Varnish composed of 55 partsby weight zinc resinate, 45 parts by weight petroleum distillate (B. R. 239-280 C.) 81.9

Other types of quick drying inks likewise give good results. Furthermore, other departures can be made from the examples without departing from the scope of the invention, which is defined in the claims.

What we claim is;

1. Newsprint stock of original high absorptive capacity for printing inks, and weighing between about 20 and 40 pounds to the ream, carrying a surface coating, showing the characteristic dot structure of a gravure cylinder, of water-soluble alkali silicate, the silica-alkali oxide ratio of which lies between 3.2 to 1.0 and the upper ratio limit at which water-solubility is still obtainable, the dry coating weighing between and 2 pounds per ream and being restricted to the outsides of the paper fibers at the surface of the paper, while the interior of the paper sheet and the interior of the surface fibers are substantially free of silicate, the surface coating being of such thinness because of its weight and method of deposition that it will not crack on bending of the paper, while sufficient to materially reduce the absorptivity of the paper.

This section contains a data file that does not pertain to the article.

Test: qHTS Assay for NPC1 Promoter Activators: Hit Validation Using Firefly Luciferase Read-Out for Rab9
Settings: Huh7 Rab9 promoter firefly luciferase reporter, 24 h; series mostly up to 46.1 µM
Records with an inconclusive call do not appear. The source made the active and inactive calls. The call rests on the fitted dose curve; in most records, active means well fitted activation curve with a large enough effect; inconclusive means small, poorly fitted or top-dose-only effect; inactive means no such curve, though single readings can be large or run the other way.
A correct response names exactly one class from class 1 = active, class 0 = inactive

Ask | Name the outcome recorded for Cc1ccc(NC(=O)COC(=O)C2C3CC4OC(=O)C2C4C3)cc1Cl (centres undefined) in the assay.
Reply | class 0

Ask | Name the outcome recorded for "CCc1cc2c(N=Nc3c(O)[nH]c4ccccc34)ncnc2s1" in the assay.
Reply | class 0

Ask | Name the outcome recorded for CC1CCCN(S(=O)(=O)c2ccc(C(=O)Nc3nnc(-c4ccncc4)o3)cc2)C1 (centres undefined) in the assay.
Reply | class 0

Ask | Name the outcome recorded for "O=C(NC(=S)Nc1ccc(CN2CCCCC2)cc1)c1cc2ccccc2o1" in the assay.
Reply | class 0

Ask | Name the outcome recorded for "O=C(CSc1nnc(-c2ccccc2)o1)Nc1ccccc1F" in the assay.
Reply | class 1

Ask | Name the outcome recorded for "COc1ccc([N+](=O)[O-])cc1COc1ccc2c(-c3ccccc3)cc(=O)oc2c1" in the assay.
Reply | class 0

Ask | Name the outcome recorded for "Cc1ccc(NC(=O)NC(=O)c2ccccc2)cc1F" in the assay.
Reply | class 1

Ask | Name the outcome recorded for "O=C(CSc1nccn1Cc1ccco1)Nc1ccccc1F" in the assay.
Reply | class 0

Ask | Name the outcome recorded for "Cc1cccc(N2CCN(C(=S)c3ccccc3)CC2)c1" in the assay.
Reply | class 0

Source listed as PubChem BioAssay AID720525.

2. The method of producing high finish printing on porous newspaper stock weighing between about 20 and 40 pounds to the ream, which comprises applying by gravure to the paper a relatively uniform non-cracking coating of an aqueous alkali silicate solution, the silica-alkali oxide ratio of which lies between 3.2 to 1.0 and the upper ratio limit at which water-solubility is still obtainable, in such thickness that a dry coating weight of between and 2 pounds per ream is obtained, drying the coating to obtain a film restricted to the outsides of the paper fibers at the surface of the paper, while the interior of the paper sheetand the interior of the surface fibers are substantially free of silicate, and thereafter printing the paper with an ink which comprises pigment, a binder, and a solvent substantially non-volatile at room temperatures but which evaporates rapidly at C., and immediately after printing drying the ink with heat to obtain a printed news stock of highly improved finish as compared to that obtained from a similar ink of untreated news stock.